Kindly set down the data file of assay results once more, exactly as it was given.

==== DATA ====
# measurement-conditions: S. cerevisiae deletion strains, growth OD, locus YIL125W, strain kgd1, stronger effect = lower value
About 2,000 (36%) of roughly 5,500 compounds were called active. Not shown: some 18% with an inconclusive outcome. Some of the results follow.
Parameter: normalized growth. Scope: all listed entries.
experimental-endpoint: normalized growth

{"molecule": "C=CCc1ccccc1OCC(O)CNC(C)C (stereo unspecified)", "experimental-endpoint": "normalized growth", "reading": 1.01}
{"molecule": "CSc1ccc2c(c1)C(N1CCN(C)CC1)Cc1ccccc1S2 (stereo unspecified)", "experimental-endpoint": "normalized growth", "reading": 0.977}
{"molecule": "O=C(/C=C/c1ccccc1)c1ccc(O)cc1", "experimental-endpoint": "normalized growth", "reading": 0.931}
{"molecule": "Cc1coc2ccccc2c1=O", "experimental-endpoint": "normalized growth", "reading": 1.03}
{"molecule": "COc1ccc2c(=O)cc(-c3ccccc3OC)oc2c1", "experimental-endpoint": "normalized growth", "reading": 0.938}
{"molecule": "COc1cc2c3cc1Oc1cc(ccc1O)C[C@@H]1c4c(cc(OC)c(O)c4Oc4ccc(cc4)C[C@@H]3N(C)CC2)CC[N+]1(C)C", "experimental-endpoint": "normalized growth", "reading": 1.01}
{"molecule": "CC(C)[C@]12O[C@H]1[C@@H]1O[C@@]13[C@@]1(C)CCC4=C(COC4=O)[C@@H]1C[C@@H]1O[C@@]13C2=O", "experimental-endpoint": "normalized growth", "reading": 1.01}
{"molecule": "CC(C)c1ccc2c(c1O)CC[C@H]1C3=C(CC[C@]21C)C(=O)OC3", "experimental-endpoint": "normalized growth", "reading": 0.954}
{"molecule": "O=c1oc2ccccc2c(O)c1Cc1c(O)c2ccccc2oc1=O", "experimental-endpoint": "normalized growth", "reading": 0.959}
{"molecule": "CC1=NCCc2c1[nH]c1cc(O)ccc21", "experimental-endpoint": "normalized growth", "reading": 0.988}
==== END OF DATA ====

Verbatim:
# measurement-conditions: S. cerevisiae deletion strains, growth OD, locus YIL125W, strain kgd1, stronger effect = lower value
About 2,000 (36%) of roughly 5,500 compounds were called active. Not shown: some 18% with an inconclusive outcome. Some of the results follow.
Parameter: normalized growth. Scope: all listed entries.
experimental-endpoint: normalized growth

{"molecule": "C=CCc1ccccc1OCC(O)CNC(C)C (stereo unspecified)", "experimental-endpoint": "normalized growth", "reading": 1.01}
{"molecule": "CSc1ccc2c(c1)C(N1CCN(C)CC1)Cc1ccccc1S2 (stereo unspecified)", "experimental-endpoint": "normalized growth", "reading": 0.977}
{"molecule": "O=C(/C=C/c1ccccc1)c1ccc(O)cc1", "experimental-endpoint": "normalized growth", "reading": 0.931}
{"molecule": "Cc1coc2ccccc2c1=O", "experimental-endpoint": "normalized growth", "reading": 1.03}
{"molecule": "COc1ccc2c(=O)cc(-c3ccccc3OC)oc2c1", "experimental-endpoint": "normalized growth", "reading": 0.938}
{"molecule": "COc1cc2c3cc1Oc1cc(ccc1O)C[C@@H]1c4c(cc(OC)c(O)c4Oc4ccc(cc4)C[C@@H]3N(C)CC2)CC[N+]1(C)C", "experimental-endpoint": "normalized growth", "reading": 1.01}
{"molecule": "CC(C)[C@]12O[C@H]1[C@@H]1O[C@@]13[C@@]1(C)CCC4=C(COC4=O)[C@@H]1C[C@@H]1O[C@@]13C2=O", "experimental-endpoint": "normalized growth", "reading": 1.01}
{"molecule": "CC(C)c1ccc2c(c1O)CC[C@H]1C3=C(CC[C@]21C)C(=O)OC3", "experimental-endpoint": "normalized growth", "reading": 0.954}
{"molecule": "O=c1oc2ccccc2c(O)c1Cc1c(O)c2ccccc2oc1=O", "experimental-endpoint": "normalized growth", "reading": 0.959}
{"molecule": "CC1=NCCc2c1[nH]c1cc(O)ccc21", "experimental-endpoint": "normalized growth", "reading": 0.988}